Flying The Nazca Lines With Great Nazca Tours

Monday, 2 April 2018

I think most would agree, Machu Picchu is Peru’s trophy attraction and is most well known across the world. So much so that Machu Picchu has been named one of the seven modern wonders of the world. Despite the title though, historians and archaeologists know almost everything there is to know about the ancient Incan site. The Nasca Lines however, are in our eyes, a true wonder, as they are one of very few attractions around the world which experts still don’t really understand. Of course there are theories, the most popular referencing astronomy and religious motives for the construction of the lines but equally there are others that will tell you that aliens were involved. The point is, the Nasca Lines are still to some extent shrouded in mystery, which is what makes them so appealing to us and many other tourists alike. 
We were picked up at 7:45am on the dot by an uncharacteristically punctual Peruvian. During the short drive to the airport he gave us some more information about the lines and the route that the plane would take. We were also informed that if we were quick we’d make it into the early slot they had for takeoff. We therefore ran straight through the airport, gave a lady the airport tax money and continued running straight onto the plane. We went from the car park to the sky all in about the space of a minute and started the 30 minute flight over the famous lines.

First up was the whale, then the geometric shapes, followed by the astronaut (or alien as some might say). We were astounded by how clear they were to see and how they hadn’t been damaged at all over the last 2000 years. It was crazy to think about how the ancient Nasca people created them despite being a long way off any form of flight meaning they had no way to see their work themselves. We were very lucky to be in a plane by ourselves, meaning the co-pilot could give us information and point them out to us as we went along.


Next up was the monkey, then the dog and the condor followed by the spider. Then the hummingbird (my favourite!), the Alcatraz bird, the Parrot, the Hands, the Tree and the Lizard. We’d seen so many pictures of the lines but it was nothing compared to the experience of flying over them ourselves. 

Due to the speedy start we were given the talk about the history and theories of the lines by our guide after the flight rather than before which was useful to ask any questions we’d thought about on the plane. We couldn’t have had a better experience and are so glad we made the choice to fly over the Nasca lines. We won’t deny though that it can be a difficult choice to make. It’s not the cheapest activity, there’ve been a disconcerting amount of accidents in the past and so some would say it’s not the safest either. Here’s a few points to help you decide whether it’s for you...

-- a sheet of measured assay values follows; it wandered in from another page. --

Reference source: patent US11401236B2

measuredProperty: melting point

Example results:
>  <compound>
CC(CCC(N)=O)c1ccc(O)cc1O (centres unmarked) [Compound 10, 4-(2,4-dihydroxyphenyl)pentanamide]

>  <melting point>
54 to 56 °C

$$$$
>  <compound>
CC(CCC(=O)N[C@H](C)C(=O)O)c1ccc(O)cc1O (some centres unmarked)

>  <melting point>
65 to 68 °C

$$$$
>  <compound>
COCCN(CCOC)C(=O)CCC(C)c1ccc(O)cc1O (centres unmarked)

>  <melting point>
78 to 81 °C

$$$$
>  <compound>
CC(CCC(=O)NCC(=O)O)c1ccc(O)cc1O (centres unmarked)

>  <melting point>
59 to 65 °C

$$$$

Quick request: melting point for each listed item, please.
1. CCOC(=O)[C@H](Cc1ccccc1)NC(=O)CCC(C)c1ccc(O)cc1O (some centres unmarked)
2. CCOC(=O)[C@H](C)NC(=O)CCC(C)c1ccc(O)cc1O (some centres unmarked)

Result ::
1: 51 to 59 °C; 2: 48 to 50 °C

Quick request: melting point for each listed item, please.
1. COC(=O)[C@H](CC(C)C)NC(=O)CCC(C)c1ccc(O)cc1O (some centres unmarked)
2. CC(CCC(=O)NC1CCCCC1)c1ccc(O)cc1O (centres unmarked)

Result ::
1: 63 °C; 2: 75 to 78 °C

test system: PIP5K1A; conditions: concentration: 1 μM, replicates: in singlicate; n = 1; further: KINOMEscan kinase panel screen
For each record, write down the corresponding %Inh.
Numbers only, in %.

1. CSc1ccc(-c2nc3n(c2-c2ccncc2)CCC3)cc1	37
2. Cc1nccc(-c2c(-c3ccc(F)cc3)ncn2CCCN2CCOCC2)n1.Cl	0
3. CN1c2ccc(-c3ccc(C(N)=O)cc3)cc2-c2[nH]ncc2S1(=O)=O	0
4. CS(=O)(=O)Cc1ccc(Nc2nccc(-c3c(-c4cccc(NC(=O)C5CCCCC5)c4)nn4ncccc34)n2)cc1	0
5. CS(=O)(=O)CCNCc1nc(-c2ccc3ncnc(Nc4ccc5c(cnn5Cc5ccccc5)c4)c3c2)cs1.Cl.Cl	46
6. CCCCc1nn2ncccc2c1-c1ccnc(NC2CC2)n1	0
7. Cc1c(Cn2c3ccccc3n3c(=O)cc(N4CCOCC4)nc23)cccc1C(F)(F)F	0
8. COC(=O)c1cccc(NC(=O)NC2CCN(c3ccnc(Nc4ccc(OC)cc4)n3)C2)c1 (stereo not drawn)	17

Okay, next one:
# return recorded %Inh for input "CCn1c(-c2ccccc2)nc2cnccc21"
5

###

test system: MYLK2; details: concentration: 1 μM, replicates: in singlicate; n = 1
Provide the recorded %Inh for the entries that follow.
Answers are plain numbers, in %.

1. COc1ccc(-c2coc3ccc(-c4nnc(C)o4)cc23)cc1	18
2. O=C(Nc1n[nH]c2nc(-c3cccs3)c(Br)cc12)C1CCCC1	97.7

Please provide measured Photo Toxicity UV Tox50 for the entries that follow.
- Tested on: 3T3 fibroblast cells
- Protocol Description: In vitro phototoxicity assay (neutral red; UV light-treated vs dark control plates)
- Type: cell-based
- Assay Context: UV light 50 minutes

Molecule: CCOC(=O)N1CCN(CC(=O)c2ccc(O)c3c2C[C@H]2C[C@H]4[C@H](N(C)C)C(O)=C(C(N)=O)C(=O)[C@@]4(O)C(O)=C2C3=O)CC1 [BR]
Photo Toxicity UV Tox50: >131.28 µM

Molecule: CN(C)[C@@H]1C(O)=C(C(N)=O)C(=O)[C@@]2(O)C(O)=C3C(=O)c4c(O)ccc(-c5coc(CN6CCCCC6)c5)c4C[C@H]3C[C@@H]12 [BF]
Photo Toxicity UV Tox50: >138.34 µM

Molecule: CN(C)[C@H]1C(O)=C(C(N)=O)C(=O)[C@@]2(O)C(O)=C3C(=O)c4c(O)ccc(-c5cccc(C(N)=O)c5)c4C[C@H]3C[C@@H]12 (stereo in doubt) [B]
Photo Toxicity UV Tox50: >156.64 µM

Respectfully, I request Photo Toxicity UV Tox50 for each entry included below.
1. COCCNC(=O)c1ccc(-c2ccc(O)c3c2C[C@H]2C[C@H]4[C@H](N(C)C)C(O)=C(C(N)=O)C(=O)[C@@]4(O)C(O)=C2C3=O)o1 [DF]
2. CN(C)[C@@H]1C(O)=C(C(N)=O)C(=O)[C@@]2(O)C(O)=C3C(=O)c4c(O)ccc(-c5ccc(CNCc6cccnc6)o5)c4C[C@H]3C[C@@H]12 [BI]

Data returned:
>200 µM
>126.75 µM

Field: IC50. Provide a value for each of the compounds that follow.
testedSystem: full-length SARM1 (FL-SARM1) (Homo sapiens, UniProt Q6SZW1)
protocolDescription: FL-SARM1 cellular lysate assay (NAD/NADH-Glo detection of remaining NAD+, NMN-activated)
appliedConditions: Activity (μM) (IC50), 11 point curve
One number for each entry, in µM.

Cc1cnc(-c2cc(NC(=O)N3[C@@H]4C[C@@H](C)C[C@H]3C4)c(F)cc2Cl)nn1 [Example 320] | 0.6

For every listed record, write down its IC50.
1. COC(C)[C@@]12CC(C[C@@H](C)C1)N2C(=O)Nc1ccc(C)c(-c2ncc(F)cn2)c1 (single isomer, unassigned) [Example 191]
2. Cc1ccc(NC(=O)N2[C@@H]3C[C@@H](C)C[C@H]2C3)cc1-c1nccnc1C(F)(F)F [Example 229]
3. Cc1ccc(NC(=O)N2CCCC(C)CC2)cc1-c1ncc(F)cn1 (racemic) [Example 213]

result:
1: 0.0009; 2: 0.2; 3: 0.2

Should I fly the Nasca Lines?

✔️It’s without a doubt the best way of seeing them. There is a viewing platform on the ground but this only gets you views of the Hands, the Lizard and the Tree and doesn’t compare to the birds eye view you get from flying.

✔️The plane ride is awesome! For us, flying in a tiny plane was just as exciting as the lines themselves!

✔️It’s much safer than previously. In the past there has been crashes from Nasca line flights which originally put us off, but much tighter regulation has forced standards equal to commercial flights back home.

❌ If you’re on a tight budget it may not be accessible. With tighter regulations come higher prices and it is standard to pay $100us for the flight.

❌Sickness. We’ve put this in here as we’ve read lots about air sickness due to the plane banking quickly to help you see the lines. We didn’t get this at all and we normally do get travel sick but if you’re someone who suffers from severe travel sickness, particularly on planes then take this into consideration. We were advised to not eat breakfast before the flight and would recommend for others to do so too - just in case!

In our opinion if you’ve got the money, go for it. It truly is an unforgettable experience and is a highlight of our South American trip. 

Great Nazca Tours
We were very lucky to have the majority of our flight paid for by Great Nazca Tours, to allow us to be able to enjoy, experience and review the trip on our blog here. All opinions however are honest and are our own. We did extensive research when choosing our flight company as we had heard that some had bad safety records in the past.

Great Nazca Tours has an exceptional amount of positive TripAdvisor reviews and we settled on the company after reading them. It is evident from what we’ve written that we thoroughly enjoyed the experience and would therefore recommend using Great Nazca Tours to anyone wanting to fly the Nasca Lines.

Great Nazca Tours were extremely organised, keeping in contact with us regularly via email about the details of the flight and were constantly making sure that we were enjoying the flight as much as possible. We were given excellent information about the lines by our guide Oscar, who spoke perfect English and could answer all of our questions. The pilot and co-pilot were extremely professional and made sure that we saw all of the lines before moving on. We couldn’t have asked for a better experience. Thank you!

If you don’t believe us, check them out on TripAdvisor for yourself here!

Where to stay in Nasca?
We stayed at Nanasqa Hostel which did the job just great. All the staff were friendly, good vibe and although not central not too far a walk to the centre of Nasca. They also run tours to Nasca’s other sites besides the lines (the pyramids, graveyard and aqueducts). The rooms are basic but fine and are very cheap - we’d recommend it.

We hope this is useful!

Once again many thanks to Great Nazca Tours for making this post possible!

Thanks for reading,

Will & Melissa

1 comment